Vala Autotool Tricks

If you have a project that uses Vala and autotools, you are probably using automake 1.11’s native support for the language.

Overall, automake’s support is great. But there are a few oddities that I’ve worked around and thought I’d share here.

Declaring a preferred valac version

Let’s say your project expects valac-0.14. But sometimes people have more than one valac installed, and valac-0.14 may not be their default valac compiler. The AM_PROG_VALAC macro only looks for ‘valac’ in PATH, so you’ll end up with whatever default compiler the user has.

Instead, create an acinclude.m4 file in your project directory. Copy the AM_PROG_VALAC macro from /usr/share/aclocal-1.11/vala.m4 into it. Then:

  1. Change the name to something like MY_PROG_VALAC
  2. Change the AC_PATH_PROG line to something like:
    AC_PATH_PROGS([VALAC], [valac-0.14 valac], [])
  3. Change the AM_PROG_VALAC call in configure.ac to be MY_PROG_VALAC instead

Now configure will first look for the ‘valac-0.14’ executable and then fallback to plain old ‘valac’.

Stop shipping C code

For a long time, I shipped the valac-generated C code with my release tarballs because I did not want distributors to have to deal with valac churn. But nowadays, especially with valac’s six month release cycle, things are calmer.

Not shipping the C code makes tarballs smaller (over 20% in my case), makes it easier for distros to grab upstream patches (they don’t have to create a C patch from your Vala patch), lets you use Vala conditionals (more about that below), and means you’re not shipping something different than you yourself are using.

This only requires a simple change. In each source directory that contains Vala code, add the following bits to its Makefile.am (for the purposes of this example, your Makefile.am is creating the program foo):

  1. Separate out all your .vala code files into a separate variable called foo_VALASOURCES. If you want, you can then use this variable in your foo_SOURCES variable, so you don’t have to specify them twice.
  2. Add the following dist-hook:
    dist-hook:
    	cd $(distdir) && \
    	rm $(foo_VALASOURCES:.vala=.c) foo_vala.stamp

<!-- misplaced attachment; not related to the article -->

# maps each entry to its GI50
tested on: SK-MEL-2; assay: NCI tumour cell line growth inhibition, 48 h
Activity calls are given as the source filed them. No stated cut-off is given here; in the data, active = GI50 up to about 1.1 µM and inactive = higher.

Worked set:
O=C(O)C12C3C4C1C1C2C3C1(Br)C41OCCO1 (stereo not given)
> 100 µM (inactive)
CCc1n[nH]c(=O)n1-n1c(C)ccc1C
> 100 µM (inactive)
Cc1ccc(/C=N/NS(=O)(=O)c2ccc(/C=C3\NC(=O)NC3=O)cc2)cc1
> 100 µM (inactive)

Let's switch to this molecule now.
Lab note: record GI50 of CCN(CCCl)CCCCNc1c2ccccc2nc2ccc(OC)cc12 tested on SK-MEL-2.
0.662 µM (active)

This will delete the generated C code and stamp file when creating a dist tarball.

Use Vala conditionals

One problem with shipping the generated C code is that you can’t use #ifdefs in your code. This is because Vala does not have a version of #ifdef that will “fall through” to the C code. Whether a conditional block of code gets used or not is always decided at valac compilation time.

And since your tarball consumers were compiling the C code, you couldn’t use Vala conditionals. To have an optional project dependency, you had to write little C wrapper functions that did use real C #ifdefs and then call them from Vala. Which is a pain.

But now that you’re shipping straight Vala code, all compilers of your program can now have Vala conditionals decided at compilation time.

Let’s say you have an optional dependency on libunity:

  1. In your configure.ac, find the block of code that deals with having successfully detected libunity and add the following line:
    AC_SUBST(UNITY_VALAFLAGS, ["--pkg unity -D HAVE_UNITY"])
  2. In your Makefile.am files, add $(UNITY_VALAFLAGS) to AM_VALAFLAGS
  3. In your Makefile.am files, add a new dependency to each of your stamp files:
    foo_vala.stamp: $(top_srcdir)/config.h
  4. In your Vala code itself, you can now surround your libunity-using code blocks with #ifs:
    #if HAVE_UNITY
    ...
    #endif

The first step declares the HAVE_UNITY symbol if we’re using libunity. If we’re not, that line won’t ever be reached and UNITY_VALAFLAGS will be empty. The only other interesting bit is step three, which ensures that when ./configure is re-run, valac will also be re-run to pick up any new symbol definitions.